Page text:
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Beginning Programming ALL-IN-ONE DESK REFERENCE FOR DUMMIES® by Wallace Wang

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Chapter III.3. Collections and Dictionaries

An array can be handy when you need to store the same type of information, such as a group of integers. However, if you need to store different information, such as both integers and strings, and you aren't sure how many items you need to store, you probably can't use an array. Instead, you can use a collection or a dictionary.

A collection acts like a resizable array that can hold different data types at the same time while identifying each chunk of data with a number. A dictionary acts like a collection that identifies each chunk of data with a unique key.

The purpose of both collections and dictionaries is to make it easier to store different types of data and retrieve them again with the size and single data type restrictions of an array.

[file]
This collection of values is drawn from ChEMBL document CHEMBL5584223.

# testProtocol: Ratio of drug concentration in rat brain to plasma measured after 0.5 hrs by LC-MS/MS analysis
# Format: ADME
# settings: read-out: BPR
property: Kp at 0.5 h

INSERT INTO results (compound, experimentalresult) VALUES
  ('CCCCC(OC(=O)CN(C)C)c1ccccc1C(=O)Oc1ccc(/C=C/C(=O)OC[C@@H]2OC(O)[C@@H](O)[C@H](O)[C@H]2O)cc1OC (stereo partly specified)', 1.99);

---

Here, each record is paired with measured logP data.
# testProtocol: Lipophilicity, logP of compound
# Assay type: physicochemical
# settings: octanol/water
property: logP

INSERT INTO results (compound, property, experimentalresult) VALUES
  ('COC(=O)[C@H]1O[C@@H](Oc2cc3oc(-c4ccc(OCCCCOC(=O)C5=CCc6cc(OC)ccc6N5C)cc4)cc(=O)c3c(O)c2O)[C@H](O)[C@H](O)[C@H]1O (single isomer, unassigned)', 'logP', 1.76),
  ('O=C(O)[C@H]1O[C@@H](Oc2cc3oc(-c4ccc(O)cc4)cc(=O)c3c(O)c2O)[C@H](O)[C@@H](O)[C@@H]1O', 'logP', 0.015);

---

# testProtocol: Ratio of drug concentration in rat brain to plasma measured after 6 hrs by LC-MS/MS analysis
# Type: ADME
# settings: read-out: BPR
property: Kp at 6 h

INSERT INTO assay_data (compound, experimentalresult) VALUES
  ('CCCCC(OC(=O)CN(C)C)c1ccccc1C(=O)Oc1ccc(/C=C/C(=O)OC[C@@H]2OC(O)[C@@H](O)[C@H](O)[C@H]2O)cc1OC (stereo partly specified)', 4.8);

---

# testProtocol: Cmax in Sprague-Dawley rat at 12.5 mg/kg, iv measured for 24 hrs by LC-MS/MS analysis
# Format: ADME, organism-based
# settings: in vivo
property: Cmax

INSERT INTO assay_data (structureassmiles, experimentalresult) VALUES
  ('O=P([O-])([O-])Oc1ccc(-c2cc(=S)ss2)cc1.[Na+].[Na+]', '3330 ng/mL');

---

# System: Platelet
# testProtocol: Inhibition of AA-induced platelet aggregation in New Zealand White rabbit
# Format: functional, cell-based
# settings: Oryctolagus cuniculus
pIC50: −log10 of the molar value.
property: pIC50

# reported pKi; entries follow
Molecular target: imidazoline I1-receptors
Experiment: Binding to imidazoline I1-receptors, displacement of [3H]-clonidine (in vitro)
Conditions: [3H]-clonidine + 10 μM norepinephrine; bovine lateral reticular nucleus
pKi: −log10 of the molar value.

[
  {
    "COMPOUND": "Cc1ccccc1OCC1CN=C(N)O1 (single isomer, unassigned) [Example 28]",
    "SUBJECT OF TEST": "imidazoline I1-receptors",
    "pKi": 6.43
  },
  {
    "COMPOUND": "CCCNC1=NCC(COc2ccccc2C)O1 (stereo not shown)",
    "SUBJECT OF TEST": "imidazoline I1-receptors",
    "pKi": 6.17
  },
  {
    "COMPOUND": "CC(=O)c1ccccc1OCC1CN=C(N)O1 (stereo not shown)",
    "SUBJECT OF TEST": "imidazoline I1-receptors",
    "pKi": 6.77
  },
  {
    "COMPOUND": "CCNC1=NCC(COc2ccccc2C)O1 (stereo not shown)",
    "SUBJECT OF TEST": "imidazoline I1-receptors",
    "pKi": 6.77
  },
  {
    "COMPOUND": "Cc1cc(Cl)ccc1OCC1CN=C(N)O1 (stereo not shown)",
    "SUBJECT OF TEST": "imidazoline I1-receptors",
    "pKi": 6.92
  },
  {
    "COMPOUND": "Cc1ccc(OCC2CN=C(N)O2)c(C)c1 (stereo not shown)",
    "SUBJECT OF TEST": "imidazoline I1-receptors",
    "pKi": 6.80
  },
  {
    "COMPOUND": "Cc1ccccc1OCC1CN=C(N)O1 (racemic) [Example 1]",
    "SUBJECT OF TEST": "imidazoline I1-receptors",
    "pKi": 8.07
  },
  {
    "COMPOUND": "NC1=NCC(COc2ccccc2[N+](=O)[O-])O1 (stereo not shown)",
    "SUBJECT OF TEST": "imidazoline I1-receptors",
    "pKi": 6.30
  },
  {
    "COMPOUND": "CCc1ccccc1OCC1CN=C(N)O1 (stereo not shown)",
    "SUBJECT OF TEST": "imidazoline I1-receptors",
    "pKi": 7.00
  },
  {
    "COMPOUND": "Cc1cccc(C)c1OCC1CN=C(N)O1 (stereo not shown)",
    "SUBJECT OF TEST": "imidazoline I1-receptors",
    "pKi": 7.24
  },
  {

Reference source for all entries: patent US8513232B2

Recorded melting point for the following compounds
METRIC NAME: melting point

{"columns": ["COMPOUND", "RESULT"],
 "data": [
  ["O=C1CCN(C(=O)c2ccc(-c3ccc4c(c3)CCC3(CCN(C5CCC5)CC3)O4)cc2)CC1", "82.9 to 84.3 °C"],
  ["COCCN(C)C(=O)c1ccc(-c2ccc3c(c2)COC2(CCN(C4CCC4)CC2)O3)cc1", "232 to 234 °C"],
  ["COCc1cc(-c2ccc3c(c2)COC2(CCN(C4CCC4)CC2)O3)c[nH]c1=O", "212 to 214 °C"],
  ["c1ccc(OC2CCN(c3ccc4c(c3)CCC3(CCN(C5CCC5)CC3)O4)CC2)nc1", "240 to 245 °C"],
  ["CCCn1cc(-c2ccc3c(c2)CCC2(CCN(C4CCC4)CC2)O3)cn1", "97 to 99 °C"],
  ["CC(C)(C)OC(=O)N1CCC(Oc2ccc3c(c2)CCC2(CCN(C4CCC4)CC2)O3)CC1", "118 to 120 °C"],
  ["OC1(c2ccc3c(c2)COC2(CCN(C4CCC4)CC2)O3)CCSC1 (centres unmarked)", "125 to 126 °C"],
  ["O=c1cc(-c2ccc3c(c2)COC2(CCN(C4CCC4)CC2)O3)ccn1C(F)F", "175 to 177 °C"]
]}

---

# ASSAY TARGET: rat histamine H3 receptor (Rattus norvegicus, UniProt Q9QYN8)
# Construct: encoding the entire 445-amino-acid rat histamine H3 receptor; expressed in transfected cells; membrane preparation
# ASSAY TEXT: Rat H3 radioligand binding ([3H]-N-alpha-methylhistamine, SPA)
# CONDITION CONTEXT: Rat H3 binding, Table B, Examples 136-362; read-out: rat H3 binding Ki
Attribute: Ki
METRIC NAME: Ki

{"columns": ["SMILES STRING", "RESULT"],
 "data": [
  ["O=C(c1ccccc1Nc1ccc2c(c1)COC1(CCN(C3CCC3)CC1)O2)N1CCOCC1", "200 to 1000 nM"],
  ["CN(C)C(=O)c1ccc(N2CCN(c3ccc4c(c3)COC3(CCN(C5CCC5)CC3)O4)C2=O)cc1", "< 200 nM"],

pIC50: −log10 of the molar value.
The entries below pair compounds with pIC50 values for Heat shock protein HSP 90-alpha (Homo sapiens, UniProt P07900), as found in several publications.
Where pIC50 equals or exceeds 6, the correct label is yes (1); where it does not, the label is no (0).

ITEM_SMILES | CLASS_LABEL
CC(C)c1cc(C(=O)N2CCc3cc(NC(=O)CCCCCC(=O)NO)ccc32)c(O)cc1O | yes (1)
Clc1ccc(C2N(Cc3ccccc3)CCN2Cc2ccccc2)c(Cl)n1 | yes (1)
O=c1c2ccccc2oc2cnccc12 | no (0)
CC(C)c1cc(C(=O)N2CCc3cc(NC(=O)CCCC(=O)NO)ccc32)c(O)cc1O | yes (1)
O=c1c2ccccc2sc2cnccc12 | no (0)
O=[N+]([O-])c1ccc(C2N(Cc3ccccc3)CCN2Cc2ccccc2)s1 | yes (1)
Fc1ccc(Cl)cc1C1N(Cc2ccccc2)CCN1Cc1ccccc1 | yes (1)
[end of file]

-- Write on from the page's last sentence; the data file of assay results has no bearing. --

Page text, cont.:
Using a Collection

A collection acts like a super array that can grow and expand without requiring any special commands. In addition, a collection can store different data types (such as integers or strings) or even other data structures, such as an array.

Note

Not all programming languages offer the collection data structure:

  • In some programming languages (like Python and Smalltalk), collections are a built-in feature of the language.

  • In other languages (like C or Pascal), you have to use more primitive data structures (like arrays) to mimic the features of a collection.

  • In many newer languages (like C# and Visual Basic.NET), someone else has already created a collection out of more primitive data structures, ...

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